Much of your work includes a still, lone figure amidst a changing environment.  When there are multiple figures, like the busts in Anna, there's a sinister or disharmonious feeling.  Is there something to this in how your characters operate or relate?  Do you think of cinematic roles with these figures?  How do you incorporate your references (to literature, documentary, and more)?   

The interaction of characters can sometimes be sinister, cold, or terse. The characters I develop tend to be workman-like in their tasks or roles. I also think there is a very ...

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"Excerpt from my Novel Screenburn" by Lance Wakeling

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I start by looking for images of parking lots. I’m thinking about finding the perfect image, or making one. I have to see an image of a parking lot with over-layed text that reads “Social Network.”

Then I move on to looking at images under the term crash. There are cartoon characters, crash dummies, airplanes in pieces, bodies, stills from the movie, cymbals, explosions. I open a new tab: Wikipedia – Crash. I’m redirected to collision.

A collision is an isolated event in which two or more moving bodies exert relatively strong forces on each other for a relatively short time. ¶ Collisions can be elastic, meaning they conserve energy and momentum, inelastic, meaning they conserve momentum but not energy, or totally inelastic (or plastic), meaning they conserve momentum and the two objects stick together.

It’s this last type of collision that interests me most, the totally inelastic one—when the two colliding objects merge into one and conserve momentum.

While cruising through the images I’m collecting, I think of Jean Baudrillard and then J.G. Ballard, retracing steps that I took three years ago, all in perfect recall. I make a new folder called parking-lots and drop in images with filenames like 5781586-aerial-view-of-an-empty-parking-lot, grantham-parking-lot-0951, Lot, Tel_Aviv_parking_lot, and zoo_lot2-750149.

It’s getting dark outside and my terminal is bathing this corner of the room and the front side of my knuckles in bluish light. My fingernails dimly reflect the screen. All the tiny parallel ridges reflect light in opposing directions, causing the reflection to appear matte.

I get up from my desk, look out the window, decide not to close the drapes, turn around and glance at the cat, then sit back down. My fingernails are long and hit the keys before the pads of my fingers. I ...

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Diegetic Cinematography

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Dane DeHaan, playing Andrew, the film Chronicle's diegetic cinematographer; the sort of boom arm invisible to film characters.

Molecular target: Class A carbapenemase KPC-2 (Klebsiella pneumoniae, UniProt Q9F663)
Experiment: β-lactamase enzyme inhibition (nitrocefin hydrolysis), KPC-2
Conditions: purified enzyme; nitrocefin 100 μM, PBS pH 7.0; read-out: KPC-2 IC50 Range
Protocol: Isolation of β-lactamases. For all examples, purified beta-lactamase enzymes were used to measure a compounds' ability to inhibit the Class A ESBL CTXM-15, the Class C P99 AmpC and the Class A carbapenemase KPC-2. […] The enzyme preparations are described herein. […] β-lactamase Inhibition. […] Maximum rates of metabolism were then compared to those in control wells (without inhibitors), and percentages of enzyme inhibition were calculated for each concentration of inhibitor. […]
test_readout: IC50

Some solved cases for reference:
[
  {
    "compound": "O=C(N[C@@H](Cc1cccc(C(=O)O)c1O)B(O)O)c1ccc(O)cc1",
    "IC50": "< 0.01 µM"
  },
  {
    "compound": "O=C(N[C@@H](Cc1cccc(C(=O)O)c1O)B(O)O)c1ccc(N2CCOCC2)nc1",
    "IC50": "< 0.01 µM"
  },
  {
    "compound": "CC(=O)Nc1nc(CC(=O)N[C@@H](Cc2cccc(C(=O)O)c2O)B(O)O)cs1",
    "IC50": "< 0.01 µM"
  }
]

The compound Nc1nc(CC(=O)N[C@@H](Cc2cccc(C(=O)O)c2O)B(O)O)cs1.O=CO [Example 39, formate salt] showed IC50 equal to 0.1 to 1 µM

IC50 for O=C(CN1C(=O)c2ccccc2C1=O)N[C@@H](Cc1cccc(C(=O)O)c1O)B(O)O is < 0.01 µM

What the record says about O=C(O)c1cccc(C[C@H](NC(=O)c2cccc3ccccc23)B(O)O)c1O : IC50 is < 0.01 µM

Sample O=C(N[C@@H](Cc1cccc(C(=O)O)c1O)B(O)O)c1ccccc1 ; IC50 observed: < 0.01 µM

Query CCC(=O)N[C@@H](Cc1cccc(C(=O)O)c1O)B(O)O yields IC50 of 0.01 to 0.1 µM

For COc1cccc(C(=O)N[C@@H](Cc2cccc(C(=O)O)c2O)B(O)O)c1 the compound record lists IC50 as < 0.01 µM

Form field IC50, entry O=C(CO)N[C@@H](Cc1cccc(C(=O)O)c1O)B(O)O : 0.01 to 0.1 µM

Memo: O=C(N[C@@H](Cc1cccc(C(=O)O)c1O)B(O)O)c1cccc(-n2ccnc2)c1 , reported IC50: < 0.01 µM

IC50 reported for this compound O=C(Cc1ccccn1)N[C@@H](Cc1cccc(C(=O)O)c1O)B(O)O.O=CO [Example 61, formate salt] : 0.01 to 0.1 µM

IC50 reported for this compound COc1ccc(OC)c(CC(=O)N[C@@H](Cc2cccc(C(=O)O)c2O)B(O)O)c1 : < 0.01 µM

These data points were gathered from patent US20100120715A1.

Diegetic sound is the part of a film's score that the characters can hear. We understand scary music that accompanies a blond babysitter as she checks on a clamour in the basement is something we the audience can hear, but that she cannot. That sort of mood music is non-diegetic sound. If we see her dancing to a song on the radio on the other hand, we understand that the music is embedded within the fictional narrative. The film Chronicle is the latest Hollywood film to explore "diegetic cinematography."

In most films we the audience understand that everything we are seeing is non-diegetic vision. That the perspective we are shown is from an invisible point within the fictional universe we are watching....

 

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Artist Profile: Haroon Mirza

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Sanctuary, 2009

All your found sculptural assemblages are culled from your immediate local surroundings and re-appropriated into Rube Goldberg like contraptions with each object serving a very specified transmissive function. The sculptural forms then become crucial as they exist to explicate the sounds themselves. Can you expand on the intentionality of the material used, or lack thereof? How do you approach the documentation of these sculptures as images on the internet, without the accompanied support/context of audio? 

As images or objects devoid of their operational potential, the works are sculptures like any other static and quiet object of art.  I see their formal qualities as a thing in itself - the aesthetic result of a process of engineering music.  So the form follows function and therefore the composition or constellation of objects becomes somehow more gestural than designed.  Of course as images it is difficult to understand the work as a whole but I hope that the form opens up some ideas around traditional sculpture.

Works like AdhãnTaka Tak and Evolution of a Revolution, capture a certain political ethos and critique specific Islamic ideological structures .  Where potentially, can sound, and music in general (your own and others) exist in such arenas?  Where do you see its potential? How do you think it can actively function and what form can it take, besides one of aestheticizing politics?